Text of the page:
Friday, January 9, 2009

NAFTA: A Red Herring

NAFTA turned 15 this month.   

What it is: The North American Free Trade Agreement between Canada, Mexico and the U.S. was finalized on 1/1/94 by Presidents Bill Clinton and Carlos Salinas and eased the movement of goods between the countries principally through the reduction of duties.  

The Pros: Despite controversy, NAFTA has done a measurable amount of good.  Trade among the 3 nations has tripled to $893B in 2007.  U.S. - Mexico trade has quadrupled from $81.5B in 1993 to $347B in 2007.  

The Cons: On the other hand, NAFTA still has a number of gaps. It does not include harmonized labor or environmental standards for goods made in Mexico which would create a more level playing field.  The agreement doesn't suspend protection for corn growers in the U.S. nor protection for U.S. labor that (anti) migration policies may afford.  Despite these shortcomings, agricullture trade between the U.S. and Mexico has increased from $7.3B in 1994 to $20B in 2006.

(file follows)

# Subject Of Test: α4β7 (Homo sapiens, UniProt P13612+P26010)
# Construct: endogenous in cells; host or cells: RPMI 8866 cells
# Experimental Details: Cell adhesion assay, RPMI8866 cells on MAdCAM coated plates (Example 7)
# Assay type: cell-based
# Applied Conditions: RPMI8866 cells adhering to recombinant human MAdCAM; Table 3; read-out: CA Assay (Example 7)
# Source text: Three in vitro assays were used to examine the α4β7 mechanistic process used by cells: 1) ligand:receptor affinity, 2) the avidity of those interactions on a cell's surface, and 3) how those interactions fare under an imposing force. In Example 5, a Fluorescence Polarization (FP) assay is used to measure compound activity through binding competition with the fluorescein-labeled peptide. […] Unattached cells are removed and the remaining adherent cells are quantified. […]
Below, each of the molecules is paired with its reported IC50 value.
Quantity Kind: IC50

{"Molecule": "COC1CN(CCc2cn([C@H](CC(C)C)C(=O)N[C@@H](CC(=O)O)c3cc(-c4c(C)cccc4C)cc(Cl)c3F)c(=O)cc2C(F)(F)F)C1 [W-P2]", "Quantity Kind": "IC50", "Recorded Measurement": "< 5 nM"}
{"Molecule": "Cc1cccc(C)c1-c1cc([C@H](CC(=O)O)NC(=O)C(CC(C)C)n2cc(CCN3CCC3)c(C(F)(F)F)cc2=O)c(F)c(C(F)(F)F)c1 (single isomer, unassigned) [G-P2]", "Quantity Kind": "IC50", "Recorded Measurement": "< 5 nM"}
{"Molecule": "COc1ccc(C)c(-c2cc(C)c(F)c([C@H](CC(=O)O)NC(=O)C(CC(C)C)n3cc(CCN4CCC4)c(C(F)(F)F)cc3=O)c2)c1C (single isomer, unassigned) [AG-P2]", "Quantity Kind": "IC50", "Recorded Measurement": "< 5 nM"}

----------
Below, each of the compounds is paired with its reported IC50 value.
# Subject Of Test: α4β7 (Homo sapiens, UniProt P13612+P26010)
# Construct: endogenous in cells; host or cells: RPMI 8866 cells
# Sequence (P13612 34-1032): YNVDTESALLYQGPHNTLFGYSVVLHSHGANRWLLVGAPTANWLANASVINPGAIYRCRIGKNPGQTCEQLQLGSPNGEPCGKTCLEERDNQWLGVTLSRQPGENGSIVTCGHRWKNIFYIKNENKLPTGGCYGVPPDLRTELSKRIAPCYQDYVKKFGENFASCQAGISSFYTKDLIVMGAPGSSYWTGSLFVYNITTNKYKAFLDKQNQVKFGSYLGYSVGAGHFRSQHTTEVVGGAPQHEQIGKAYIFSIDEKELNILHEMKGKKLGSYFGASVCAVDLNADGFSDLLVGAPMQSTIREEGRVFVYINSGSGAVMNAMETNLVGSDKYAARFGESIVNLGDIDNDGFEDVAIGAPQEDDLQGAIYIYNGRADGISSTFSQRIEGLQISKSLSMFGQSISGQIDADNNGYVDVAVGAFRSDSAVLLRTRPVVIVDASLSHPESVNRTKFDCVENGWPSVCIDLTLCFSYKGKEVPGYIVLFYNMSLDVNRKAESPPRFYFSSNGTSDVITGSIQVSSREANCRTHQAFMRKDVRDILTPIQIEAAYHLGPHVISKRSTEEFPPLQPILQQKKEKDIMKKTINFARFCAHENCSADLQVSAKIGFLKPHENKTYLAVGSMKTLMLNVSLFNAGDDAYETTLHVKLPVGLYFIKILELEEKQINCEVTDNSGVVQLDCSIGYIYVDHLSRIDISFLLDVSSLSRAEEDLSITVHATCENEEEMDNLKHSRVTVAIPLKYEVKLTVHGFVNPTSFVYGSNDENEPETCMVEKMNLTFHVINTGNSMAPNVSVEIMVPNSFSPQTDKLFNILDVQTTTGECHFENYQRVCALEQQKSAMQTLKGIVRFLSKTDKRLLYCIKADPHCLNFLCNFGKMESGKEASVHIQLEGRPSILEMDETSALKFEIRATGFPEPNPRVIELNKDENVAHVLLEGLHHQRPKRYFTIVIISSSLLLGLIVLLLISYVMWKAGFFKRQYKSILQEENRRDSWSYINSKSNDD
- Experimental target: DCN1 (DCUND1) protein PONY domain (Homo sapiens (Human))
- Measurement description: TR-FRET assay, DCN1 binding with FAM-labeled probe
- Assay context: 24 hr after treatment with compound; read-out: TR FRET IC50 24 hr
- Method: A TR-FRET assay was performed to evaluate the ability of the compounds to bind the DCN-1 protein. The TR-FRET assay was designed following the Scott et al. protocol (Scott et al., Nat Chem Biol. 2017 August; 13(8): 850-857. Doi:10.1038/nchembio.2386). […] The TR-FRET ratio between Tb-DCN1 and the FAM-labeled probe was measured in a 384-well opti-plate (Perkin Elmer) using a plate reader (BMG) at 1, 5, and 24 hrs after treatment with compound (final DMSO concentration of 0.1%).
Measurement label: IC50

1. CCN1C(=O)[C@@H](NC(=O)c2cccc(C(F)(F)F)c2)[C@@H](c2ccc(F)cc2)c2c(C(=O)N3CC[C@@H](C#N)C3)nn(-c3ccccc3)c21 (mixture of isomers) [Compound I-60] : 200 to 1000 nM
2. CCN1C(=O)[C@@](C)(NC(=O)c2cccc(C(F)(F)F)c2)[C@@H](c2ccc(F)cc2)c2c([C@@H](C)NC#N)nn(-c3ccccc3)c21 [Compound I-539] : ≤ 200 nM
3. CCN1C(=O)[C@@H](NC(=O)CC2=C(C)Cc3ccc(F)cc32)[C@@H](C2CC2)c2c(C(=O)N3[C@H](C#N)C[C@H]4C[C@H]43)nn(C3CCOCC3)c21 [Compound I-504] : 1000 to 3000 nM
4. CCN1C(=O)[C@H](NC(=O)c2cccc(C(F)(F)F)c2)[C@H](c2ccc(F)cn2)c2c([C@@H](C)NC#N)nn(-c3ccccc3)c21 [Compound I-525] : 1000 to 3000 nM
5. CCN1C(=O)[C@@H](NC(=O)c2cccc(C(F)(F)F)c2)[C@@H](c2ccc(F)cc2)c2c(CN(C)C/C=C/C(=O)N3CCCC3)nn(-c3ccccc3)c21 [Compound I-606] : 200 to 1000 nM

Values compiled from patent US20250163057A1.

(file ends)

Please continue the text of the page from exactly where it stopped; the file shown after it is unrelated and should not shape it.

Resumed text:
What are we missing?: Regardless, the debate about NAFTA diverts attention from something more important, "the giant sucking sound" of jobs going elsewhere, wherever. Despite the fact that Mexico's average wage is 13% that of the U.S., jobs have been for some time going to China, India, Malaysia, and anywhere that has a lower cost structure.

In fact, if jobs are going to go to lower cost countries, its better that the jobs go to a trading partner than to a nation who is not. Case in point: Mexico buys 2x the U.S. goods that China does ($129B vs. $61B). 

Where have we used this strategy?: From the State.gov website "The U.S. has agreements in force with 14 countries: Australia, Bahrain, Canada, Chile, Dominican Republic, El Salvador, Guatemala, Honduras, Israel, Jordan, Mexico, Morocco,  Nicaragua, and Singapore. Agreements with three countries--Costa Rica, Oman, and Peru--are pending implementation."

And what has the result been?: From the same website "In 2007, trade with countries that the U.S. has free trade agreements was significantly greater than their relative share of the global economy: although comprising 7.5% of global GDP (not including the U.S.), those countries accounted for over 42% of U.S. exports."

While a worthy cause, re-negotiating NAFTA should be the second priority. Negotiating free trade with the low cost countries to which the jobs are going should be first.

What do you think?

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